Agencies position for the rebound

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Kanarick believes that agencies must move past what he sees as an outdated traditional customer purchase cycle of awareness, interest, desire and action.

“Agencies can no longer map to that continuum of customers in a linear baton-passing progression,” he explains. “Today, the rapid rise of social media and multitasking of consumers [means] a customer can view an ad on TV, purchase from a website and speak with someone in sales or services all in a few minutes. If you're an agency that can handle that, the sky's the limit. Without those skills ,it might be a real struggle. ”

The innovation necessary to keep an agency relevant extends to how agencies manage their people and creative processes.

“Agencies are bastions of creativity in the business world, but when that creativity is applied to their own companies, it has been less effective,” Kanarick continues. “The structure needs to be much more collaborative and interoperable.”

For example, as campaigns become more integrated in their approach, so must account teams. Catalyst restructured to break down silos between traditional and digital teams, with all creative team members reporting to Peter Platt, who was named the agency's first chief digital officer last October.

CRM agency Merkle also cites a flexible agency structure as key to success. The agency merged its traditional and digital teams two years ago, according to CMO Craig Dempster, and recently hired its first chief creative officer.

“Direct marketing is about changing consumer behavior, so effective targeting through information technology and analytics are crucial, but the right creative and right messaging are also critical, so if you're going to change consumer behavior, you have to do both,” Dempster said.

Despite the need to push the envelope in communications, top agencies know that smart marketing is not about innovating simply for innovation's sake.

In her keynote at April's Ad:tech conference, Kristi VandenBosch, CEO of Publicis & Hal Riney cautioned, “You are not creating campaigns to prove that you get digital. It should be about creating good work and tapping different resources depending on what works best for the campaign.”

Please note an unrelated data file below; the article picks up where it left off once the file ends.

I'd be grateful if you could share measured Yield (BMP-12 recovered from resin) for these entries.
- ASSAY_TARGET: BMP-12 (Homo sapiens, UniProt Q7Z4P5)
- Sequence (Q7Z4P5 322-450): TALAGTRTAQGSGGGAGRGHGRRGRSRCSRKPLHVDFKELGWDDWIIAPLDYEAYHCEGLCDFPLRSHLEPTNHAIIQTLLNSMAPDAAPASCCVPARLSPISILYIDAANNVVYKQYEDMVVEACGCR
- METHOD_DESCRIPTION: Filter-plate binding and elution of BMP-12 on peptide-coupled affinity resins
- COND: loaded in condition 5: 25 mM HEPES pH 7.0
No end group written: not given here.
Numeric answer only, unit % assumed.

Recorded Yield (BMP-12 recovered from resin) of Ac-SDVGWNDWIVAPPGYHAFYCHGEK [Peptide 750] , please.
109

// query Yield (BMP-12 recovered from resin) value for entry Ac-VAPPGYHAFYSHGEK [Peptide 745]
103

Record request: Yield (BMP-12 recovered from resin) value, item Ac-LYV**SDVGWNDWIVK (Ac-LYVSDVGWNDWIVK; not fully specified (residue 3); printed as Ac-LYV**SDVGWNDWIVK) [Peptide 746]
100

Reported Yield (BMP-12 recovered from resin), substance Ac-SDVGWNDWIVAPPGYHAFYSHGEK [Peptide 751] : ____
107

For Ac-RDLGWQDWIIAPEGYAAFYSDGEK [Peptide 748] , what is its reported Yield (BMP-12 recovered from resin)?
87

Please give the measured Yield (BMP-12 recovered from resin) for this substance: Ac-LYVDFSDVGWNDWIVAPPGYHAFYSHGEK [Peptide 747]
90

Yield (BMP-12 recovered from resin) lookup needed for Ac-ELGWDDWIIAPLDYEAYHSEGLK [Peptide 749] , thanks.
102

Shulman agrees, saying innovation and ROI are not mutually exclusive, but can instead work in tandem to best reach target audiences.

“The question is not about a mobile plan or platform,” he says. “It's about our always-on culture and providing contextually relevant communications at the right time and right place where consumers are.

“A lot of buzz topics like social media appeared on everyone's agenda in 2009,” he continues. “2010 is when we can start understanding where those types of meaningful investments will be.”

Gwaltney suggests that maintaining a broad perspective will continue to be critical to understanding how agencies should communicate with both clients and audiences.

“Doing the same thing over time will decline,” she says. “You need to not only meet business objectives, but also set up tests along the way, and understand that finding out what doesn't work can be just as valuable as finding what does work.”

Regardless of the direction agencies choose this year, firm leaders know they need to be ready for continued change.

“The past three to five years have seen a monumental amount of change. As we look ahead, it's safe to assume the next five years of change are going to eclipse the change we had in the previous 50,” Kanarick says.

“In five years, are clients and marketers going to make a distinction between advertising and interactive advertising?” he asks. “Probably not.”
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